Joint Bankruptcy or Joint Chapter 7 Bankruptcy is the filing opted by married couples who face surplus debts and seek options to have them discharged as they have challenges of paying them. Let’s first understand how the filing of Joint Bankruptcy works –
- A single set of bankruptcy papers are filed on behalf of the married couple (though there are two individuals involved)
- All property information, debts, income to the family and expenses are submitted to the court
- Debts can be those that are jointly owned or can be the ones that an individual owes to other
- Details of the debts that are expected to be discharged have to be provided in the petition – debts that can be allowed to be discharged as per Chapter 7 are considered in the joint petition
- For discharging of debts, the assets are usually cannibalized – it is normally not possible to protect every asset. Hence it is important to understand the risks involved in jointly filing for bankruptcy especially when you own properties with your spouse
- If the joint petitioners are from the Texas region, they can review the Federal and State Bankruptcy exemptions in order to protect their properties against liquidation in cases of filing a bankruptcy. One motor vehicle per licensed family member, 100-200 acres of property in the country or 10 acres in a city are some of the state level exemptions in Texas. Reviewing these with the bank attorney prior to filing the joint petition is a wise move
Now that we know how the filing process works, let’s also assess the advantages to opting for a joint bankruptcy filing.
- As filing for bankruptcy is an expensive ordeal, do it jointly is definitely going to cost you less. It will save couples from paying double the filing fees and paying your attorney twice the amount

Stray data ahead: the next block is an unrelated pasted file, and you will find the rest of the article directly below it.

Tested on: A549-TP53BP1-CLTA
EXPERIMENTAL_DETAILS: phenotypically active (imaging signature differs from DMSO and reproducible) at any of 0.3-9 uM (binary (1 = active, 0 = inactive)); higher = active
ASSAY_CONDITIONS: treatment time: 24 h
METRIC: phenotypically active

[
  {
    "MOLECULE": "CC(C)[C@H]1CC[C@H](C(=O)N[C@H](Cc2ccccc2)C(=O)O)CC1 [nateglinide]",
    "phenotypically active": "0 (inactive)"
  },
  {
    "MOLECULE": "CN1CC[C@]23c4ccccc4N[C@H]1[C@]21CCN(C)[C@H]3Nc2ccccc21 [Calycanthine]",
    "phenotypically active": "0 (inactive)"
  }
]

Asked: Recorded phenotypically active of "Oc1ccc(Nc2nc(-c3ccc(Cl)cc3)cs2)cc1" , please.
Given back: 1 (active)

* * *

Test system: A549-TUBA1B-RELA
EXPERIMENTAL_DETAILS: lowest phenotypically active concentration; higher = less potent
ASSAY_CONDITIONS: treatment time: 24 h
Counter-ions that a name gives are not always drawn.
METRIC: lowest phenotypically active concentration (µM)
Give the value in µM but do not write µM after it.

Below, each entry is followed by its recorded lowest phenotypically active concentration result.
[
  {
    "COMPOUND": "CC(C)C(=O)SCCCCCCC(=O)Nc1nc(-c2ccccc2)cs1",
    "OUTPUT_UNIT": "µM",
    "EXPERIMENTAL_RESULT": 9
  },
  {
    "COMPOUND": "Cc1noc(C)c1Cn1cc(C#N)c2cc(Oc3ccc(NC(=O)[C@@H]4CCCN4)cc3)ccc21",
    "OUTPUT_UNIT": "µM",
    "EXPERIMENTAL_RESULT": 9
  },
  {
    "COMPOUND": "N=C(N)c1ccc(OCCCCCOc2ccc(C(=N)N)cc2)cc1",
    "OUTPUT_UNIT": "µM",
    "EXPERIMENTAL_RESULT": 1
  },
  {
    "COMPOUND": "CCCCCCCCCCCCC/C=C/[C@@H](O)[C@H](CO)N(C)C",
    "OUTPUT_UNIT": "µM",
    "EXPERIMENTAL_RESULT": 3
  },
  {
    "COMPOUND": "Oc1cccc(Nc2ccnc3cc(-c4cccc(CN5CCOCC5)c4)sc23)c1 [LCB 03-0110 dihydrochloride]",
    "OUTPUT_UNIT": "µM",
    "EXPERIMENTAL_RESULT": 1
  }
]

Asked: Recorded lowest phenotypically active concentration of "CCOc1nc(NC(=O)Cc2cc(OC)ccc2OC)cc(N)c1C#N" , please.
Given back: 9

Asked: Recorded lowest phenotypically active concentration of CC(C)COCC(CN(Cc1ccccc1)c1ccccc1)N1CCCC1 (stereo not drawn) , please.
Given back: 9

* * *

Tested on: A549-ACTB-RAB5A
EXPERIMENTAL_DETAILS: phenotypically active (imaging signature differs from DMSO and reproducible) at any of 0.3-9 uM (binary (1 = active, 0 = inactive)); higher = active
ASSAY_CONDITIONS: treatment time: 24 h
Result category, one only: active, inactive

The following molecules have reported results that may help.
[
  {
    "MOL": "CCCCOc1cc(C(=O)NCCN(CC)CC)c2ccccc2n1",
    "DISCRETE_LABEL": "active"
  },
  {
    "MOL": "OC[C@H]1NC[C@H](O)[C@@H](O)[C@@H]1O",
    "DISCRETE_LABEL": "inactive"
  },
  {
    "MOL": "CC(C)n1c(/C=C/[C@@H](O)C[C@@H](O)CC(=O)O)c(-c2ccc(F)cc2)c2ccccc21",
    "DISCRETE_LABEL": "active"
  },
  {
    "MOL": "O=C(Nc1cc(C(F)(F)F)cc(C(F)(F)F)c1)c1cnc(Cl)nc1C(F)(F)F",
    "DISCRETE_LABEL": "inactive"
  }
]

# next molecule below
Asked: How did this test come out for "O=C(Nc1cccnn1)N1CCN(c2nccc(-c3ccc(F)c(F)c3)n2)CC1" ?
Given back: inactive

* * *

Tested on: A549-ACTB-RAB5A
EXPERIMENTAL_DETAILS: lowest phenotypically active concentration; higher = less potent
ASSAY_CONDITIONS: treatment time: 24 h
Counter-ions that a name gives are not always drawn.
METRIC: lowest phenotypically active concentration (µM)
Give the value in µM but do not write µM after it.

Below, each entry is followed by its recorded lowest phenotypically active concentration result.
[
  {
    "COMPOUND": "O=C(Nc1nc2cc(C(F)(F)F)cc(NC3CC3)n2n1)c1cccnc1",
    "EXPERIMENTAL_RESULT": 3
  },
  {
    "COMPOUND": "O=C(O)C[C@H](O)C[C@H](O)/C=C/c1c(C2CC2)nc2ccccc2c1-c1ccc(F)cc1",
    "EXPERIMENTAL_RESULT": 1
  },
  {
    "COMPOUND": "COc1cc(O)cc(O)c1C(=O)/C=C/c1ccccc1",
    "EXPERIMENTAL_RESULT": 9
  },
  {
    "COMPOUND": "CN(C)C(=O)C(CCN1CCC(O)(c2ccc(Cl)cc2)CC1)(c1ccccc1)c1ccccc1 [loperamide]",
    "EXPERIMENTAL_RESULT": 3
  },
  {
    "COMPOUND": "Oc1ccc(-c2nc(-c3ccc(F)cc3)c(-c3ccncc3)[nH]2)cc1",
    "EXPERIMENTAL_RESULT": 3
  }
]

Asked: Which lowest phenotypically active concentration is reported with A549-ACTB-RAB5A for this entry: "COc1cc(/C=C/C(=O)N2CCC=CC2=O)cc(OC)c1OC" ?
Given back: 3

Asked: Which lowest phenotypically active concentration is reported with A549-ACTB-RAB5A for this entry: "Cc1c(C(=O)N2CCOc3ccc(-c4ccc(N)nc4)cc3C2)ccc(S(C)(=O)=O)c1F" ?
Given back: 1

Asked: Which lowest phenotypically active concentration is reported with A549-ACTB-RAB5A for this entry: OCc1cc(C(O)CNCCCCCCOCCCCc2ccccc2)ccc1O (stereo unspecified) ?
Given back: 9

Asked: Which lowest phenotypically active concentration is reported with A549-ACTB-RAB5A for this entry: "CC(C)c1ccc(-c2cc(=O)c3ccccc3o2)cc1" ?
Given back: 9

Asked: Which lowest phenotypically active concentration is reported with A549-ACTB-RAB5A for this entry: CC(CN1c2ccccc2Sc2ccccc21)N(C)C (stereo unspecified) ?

- Most of the dischargeable debts are appropriately taken care of and eliminated in the joint bankruptcy filing
- The efficiency of completing the bankruptcy case is better when filed jointly – you save time by handling all of the tasks at a single phase/ time
However, there are some disadvantages to this process –
- All of the assets that are individually owned or jointly owned are disclosed during the filing procedure. This can also end up in liquidating valuable or viable properties by the trustee handling your case – at times the partner who owns more properties end up losing more of it
- The couple ends up in owing too much of priority debt. As per the clauses of Chapter 7, there are certain kinds of debts that cannot be discharged – taxes, mortgages and child support are some of this kind. In cases of these, the repayment in full of these debts also needs to be done jointly as per Chapter 13. In such situations, the partner who owes the debt can file the bankruptcy individually
Are you perplexed of whether to opt for a joint fling or not? A renowned law firm and the experienced attorneys will help determine your case and advise the course of action as needed. Seeking the assistance of such firms like the Recovery Law Group can put you in better positions of handling your bankruptcy scenario and also retain some of your prized assets by saving them from liquidation.